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Archive for July, 2009

Fishing Yesterday’s Coast

Reading a great book called “Fishing Yesterday’s Coast” by Legendary Guide Barney Farley. Wonderful insight on the need for conservation.

From Amazon:

Renowned fishing guide Barney Fariey worked the Texas coastal waters out of Port Aransas for more than half a century. In these stories and reflections, Farley imparts a lifetime of knowledge about fish_silver trout, sand trout, speckled trout, redfish, ling, catfish, jack, kingfish, you name it_and gives advice about how to fish, where to fish, and when to fish. Perhaps no one could chronicle the changes in sport and commercial fishing along the Central Texas Coast more ably and more passionately than Farley. When he came to Texas in 1910, he reported that he could get in a rowboat and using only a push pole, make his way “to the fishing grounds and catch a hundred pounds or more of trout and redfish” in a few hours. A couple of years later, the shrimp trawlers arrived. As they plied the Gulf in increasing numbers, they depleted the shrimp populations in the bays, and Farley watched the fish move farther and farther offshore, following their ever more elusive food source. From his perspective in the mid-1960s, Farley was not satisfied simply to lament the disappearance of once-abundant species. He also strongly voiced his views on the need for conservation. Many of the problems he identified are still with us, and some of the solutions he prescribed have since been adopted. This book is both an appealing reminiscence and a cautionary tale. Anyone who cares about fishing and the health of the Gulf’s waters will find an authoritative and completely engaging voice in Barney Farley.

Here’s a cool pic with him and FDR

President Roosevelt catching a tarpon in Port Aransas, 1937. Barney Farley is holding the tarpon.

President Roosevelt catching a tarpon in Port Aransas, 1937. Barney Farley is holding the tarpon

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Thanks to Paris Permenter and John Bigley (http://www.texastripper.com) for this well-written and entertaining overview of the annual Onion Fest in Weslaco, TX.

Lovin Onions in Weslaco, TX

Lovin' Onions in Weslaco, TX

 

Where: Weslaco City Park at 300 North Airport Drive in Weslaco, Texas.

When: late March, early April (check website for updates)

Why: An annual, one-day ode to the 1015 sweet onion makes for a sweet treat for the 26,935 residents of this Hidalgo County town.

 Entertainment: As mariachi music plays, crowds will clap for the rhythmic clip-clop of The Andalusian and Azteca dancing horses. Honoring a proud Hispanic heritage, charro riders in traditional “trajes” take the purebred Spanish horses through their paces, while Escaramuzas perform sidesaddle, demonstrating the elegance of the equine sport.

From country crooners to lively mariachi melodies, soul-stirring gospel to pulsating Latin beats, musical notes will mingle in the air with the spicy aroma of onion blossoms as live musical acts perform on two stages throughout the day.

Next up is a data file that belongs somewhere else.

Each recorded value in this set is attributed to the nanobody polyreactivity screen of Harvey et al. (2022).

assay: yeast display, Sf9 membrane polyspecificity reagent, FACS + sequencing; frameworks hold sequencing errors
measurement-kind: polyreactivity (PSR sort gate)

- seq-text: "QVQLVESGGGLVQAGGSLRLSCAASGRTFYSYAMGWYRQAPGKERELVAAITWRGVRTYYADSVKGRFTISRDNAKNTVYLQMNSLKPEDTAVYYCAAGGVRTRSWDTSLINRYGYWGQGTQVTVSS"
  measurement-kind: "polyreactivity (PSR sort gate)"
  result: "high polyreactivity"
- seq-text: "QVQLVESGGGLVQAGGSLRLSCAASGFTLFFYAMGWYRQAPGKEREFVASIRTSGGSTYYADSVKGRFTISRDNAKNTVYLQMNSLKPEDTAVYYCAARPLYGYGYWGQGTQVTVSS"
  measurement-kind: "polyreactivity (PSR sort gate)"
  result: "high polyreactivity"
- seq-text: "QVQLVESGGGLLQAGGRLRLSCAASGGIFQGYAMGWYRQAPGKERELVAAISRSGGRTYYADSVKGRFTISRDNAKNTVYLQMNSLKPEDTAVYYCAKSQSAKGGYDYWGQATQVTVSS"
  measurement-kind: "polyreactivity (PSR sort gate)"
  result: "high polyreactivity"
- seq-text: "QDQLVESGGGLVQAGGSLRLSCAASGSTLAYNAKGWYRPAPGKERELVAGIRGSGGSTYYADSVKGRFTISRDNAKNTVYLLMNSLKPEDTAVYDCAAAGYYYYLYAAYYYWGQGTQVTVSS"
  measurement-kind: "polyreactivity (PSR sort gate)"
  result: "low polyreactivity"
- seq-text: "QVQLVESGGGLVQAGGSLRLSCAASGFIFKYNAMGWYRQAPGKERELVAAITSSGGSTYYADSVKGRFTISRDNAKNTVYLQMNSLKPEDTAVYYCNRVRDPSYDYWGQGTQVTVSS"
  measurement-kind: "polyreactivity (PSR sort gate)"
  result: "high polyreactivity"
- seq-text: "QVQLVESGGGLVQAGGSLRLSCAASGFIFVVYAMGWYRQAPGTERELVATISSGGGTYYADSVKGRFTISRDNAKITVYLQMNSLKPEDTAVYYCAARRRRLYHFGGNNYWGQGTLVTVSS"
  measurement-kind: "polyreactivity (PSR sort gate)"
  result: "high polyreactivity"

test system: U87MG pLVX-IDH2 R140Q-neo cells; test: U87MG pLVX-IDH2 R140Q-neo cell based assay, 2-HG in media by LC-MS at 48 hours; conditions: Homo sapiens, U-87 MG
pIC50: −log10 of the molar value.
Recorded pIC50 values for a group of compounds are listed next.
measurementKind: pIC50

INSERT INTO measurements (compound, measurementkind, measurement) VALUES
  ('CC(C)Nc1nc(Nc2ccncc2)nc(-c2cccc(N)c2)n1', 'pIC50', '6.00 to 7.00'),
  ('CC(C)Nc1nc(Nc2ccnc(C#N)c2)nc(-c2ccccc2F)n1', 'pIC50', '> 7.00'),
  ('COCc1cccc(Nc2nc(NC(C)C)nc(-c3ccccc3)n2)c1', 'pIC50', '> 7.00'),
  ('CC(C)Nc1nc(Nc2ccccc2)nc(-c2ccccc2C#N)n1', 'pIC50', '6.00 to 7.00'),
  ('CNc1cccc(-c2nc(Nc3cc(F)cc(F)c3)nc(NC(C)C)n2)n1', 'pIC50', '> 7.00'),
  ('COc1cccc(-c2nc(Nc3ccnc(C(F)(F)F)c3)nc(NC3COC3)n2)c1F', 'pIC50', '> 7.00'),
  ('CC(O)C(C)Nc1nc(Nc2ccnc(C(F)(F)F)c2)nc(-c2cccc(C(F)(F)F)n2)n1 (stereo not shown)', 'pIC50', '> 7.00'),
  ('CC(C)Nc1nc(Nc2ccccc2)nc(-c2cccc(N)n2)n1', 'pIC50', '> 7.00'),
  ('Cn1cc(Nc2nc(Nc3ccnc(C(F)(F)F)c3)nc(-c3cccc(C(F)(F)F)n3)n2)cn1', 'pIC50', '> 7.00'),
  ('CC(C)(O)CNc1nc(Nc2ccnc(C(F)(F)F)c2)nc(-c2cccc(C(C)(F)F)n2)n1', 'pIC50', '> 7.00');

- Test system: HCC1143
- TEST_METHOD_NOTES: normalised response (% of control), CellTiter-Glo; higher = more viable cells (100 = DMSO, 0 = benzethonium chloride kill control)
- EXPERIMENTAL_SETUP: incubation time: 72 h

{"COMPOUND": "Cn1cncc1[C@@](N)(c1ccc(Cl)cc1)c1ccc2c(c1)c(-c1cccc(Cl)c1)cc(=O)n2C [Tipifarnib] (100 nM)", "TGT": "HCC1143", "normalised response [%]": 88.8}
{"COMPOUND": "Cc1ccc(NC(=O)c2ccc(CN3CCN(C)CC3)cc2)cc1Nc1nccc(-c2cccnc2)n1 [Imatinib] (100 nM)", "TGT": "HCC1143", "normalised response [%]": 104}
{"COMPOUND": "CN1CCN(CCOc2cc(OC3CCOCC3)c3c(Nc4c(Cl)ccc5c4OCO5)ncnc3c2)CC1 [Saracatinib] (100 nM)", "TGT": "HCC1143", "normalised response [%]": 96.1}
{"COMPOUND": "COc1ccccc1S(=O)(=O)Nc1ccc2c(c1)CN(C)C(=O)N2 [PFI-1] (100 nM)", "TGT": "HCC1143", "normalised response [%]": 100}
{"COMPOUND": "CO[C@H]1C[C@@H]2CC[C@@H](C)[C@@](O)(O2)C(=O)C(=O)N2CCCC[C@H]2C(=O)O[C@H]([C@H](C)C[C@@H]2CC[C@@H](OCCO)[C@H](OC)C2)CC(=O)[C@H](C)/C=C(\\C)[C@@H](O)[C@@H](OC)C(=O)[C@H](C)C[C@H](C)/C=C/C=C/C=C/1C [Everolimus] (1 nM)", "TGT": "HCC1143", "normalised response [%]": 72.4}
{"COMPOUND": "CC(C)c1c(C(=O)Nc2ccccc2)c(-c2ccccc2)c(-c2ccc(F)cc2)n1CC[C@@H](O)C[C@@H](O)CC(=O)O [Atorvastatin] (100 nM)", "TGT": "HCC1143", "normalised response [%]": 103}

Events: Wii generation gamers can jam like Jimi Hendrix as they simulate playing a six-string during Guitar Hero III or pretend to be Pikachu, Mario, Link or another Nintendo character during a combative round of Super Smash Brothers, two of the tournaments being held at the Internet Cafe.

The Escaramuza troupe (all female riders,) perform at Onion Fest. The legend of the Escaramuzas began during the Mexican Revolution when women on horseback would follow soldiers, carrying supplies.

The Escaramuza troupe (all female riders,) perform at Onion Fest. The legend of the Escaramuzas began during the Mexican Revolution when women on horseback would follow soldiers, carrying supplies.

Win or lose, participants will have tears streaming down their faces at the conclusion of the onion-eating contest. Four categories– youth, adult, senior and celebrity, will compete for prizes in this event.

If the sight of award-winning appetizers and main courses inspire you to concoct your own culinary creations, stock up on supplies at the Farmer’s Market, where vendors sell vegetables and fruit along with jellies and jams. If have a hankering for tried and true festival food, head over to the food vendors for a corn dog, taco, and of course, an awesome blossom.

The sparkle of a silver necklace or the sight of a bluebonnet painting draws visitors into the Arts & Crafts tent, where the array of books, CDs, artwork and ornaments on sale make a lasting souvenir of your day at the festival.

Children’s Activities: The imaginations of little sprouts can blossom with the array of activities offered at the Knapp Medical Family Area, while energetic imps can shoot down an inflatable slide or ride a Ferris wheel just their size, or tackle a rock climbing wall.

For more information: www.weslaco.com
Photos courtesy Weslaco Chamber of Commerce

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Edinburg Farmer’s Market

Mercado Delta Farmers Market (near Edinburg, TX)

Mercado Delta Farmer's Market (near Edinburg, TX)

Mercado Delta is a unique, multi-purpose, outdoor, open-air public and farmers market where entrepreneurs, farmers, artisans, and craftsman sell their goods, arts and crafts, and services. The farmers market is where locally-grown produce and organic produce is sold and consists of an open air pavilion covering a large parking lot adjacent to the east of the plaza.

E-mail questions regarding the Mercado Delta project to: info@mercadodelta.com

Dr. Gilbert Cardenas
Executive Director
Delta Region Revitalization Corporation
P.O. Box 247
Edcouch, Texas 78538
(956) 262-0255
drgcardenas@aol.com

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History of South Texas Citrus

Thanks to Lori Grossman for this great overview of the history of South Texas Citrus:

Rio Star Grapefruit

Rio Star Grapefruit